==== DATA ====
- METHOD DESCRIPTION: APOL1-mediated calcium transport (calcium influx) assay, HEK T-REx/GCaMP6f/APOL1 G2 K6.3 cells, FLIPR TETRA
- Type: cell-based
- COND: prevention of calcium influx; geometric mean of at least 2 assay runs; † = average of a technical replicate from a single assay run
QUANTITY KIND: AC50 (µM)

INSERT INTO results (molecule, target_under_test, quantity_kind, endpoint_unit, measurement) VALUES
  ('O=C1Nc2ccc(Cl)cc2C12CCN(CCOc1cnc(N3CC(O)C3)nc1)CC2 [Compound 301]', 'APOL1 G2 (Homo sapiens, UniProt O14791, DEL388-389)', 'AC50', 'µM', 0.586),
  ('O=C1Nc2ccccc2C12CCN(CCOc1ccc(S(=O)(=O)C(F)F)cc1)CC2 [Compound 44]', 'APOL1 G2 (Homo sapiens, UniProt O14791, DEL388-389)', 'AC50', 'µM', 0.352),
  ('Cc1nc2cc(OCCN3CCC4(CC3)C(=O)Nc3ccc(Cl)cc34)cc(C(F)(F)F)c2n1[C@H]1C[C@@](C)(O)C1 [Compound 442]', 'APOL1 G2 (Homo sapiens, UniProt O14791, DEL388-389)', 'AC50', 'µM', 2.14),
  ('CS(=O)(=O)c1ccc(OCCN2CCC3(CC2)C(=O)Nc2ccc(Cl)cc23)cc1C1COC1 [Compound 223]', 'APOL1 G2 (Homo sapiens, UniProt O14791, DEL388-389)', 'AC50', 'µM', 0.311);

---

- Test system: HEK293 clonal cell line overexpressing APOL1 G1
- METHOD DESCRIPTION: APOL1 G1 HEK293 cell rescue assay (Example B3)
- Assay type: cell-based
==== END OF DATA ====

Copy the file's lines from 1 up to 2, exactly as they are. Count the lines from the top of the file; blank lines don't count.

- METHOD DESCRIPTION: APOL1-mediated calcium transport (calcium influx) assay, HEK T-REx/GCaMP6f/APOL1 G2 K6.3 cells, FLIPR TETRA
- Type: cell-based